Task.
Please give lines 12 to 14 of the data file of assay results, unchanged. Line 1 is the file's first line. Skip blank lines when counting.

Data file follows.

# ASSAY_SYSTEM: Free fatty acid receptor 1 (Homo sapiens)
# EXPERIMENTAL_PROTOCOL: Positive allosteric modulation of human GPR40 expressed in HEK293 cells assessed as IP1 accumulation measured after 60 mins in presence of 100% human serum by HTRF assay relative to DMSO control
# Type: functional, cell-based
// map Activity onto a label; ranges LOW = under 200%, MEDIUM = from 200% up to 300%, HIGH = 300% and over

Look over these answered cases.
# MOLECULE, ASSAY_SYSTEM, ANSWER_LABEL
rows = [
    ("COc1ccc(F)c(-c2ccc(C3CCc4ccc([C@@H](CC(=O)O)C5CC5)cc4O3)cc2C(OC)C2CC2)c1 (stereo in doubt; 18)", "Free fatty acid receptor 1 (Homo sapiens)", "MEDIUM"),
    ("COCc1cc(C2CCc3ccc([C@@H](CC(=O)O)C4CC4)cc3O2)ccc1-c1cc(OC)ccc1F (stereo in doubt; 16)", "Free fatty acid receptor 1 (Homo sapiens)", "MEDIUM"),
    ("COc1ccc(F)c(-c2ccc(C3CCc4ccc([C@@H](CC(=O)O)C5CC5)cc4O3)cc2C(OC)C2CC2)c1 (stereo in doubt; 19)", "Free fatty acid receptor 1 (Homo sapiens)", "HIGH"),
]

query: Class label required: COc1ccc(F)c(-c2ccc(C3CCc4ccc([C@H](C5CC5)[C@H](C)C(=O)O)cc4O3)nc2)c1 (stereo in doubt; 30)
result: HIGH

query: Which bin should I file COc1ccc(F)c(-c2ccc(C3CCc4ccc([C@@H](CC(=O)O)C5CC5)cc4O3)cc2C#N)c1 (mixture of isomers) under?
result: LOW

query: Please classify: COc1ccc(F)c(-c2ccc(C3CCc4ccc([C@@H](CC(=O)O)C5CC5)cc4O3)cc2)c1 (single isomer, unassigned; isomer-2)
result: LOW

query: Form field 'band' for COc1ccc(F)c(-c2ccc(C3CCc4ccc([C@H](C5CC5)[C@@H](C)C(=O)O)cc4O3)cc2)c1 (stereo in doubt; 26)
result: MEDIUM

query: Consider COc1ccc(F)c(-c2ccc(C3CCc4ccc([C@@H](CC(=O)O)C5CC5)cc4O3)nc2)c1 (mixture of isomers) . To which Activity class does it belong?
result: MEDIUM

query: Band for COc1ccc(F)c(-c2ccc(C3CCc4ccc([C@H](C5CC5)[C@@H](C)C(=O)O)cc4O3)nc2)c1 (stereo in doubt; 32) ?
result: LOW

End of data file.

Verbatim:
query: Class label required: COc1ccc(F)c(-c2ccc(C3CCc4ccc([C@H](C5CC5)[C@H](C)C(=O)O)cc4O3)nc2)c1 (stereo in doubt; 30)
result: HIGH

query: Which bin should I file COc1ccc(F)c(-c2ccc(C3CCc4ccc([C@@H](CC(=O)O)C5CC5)cc4O3)cc2C#N)c1 (mixture of isomers) under?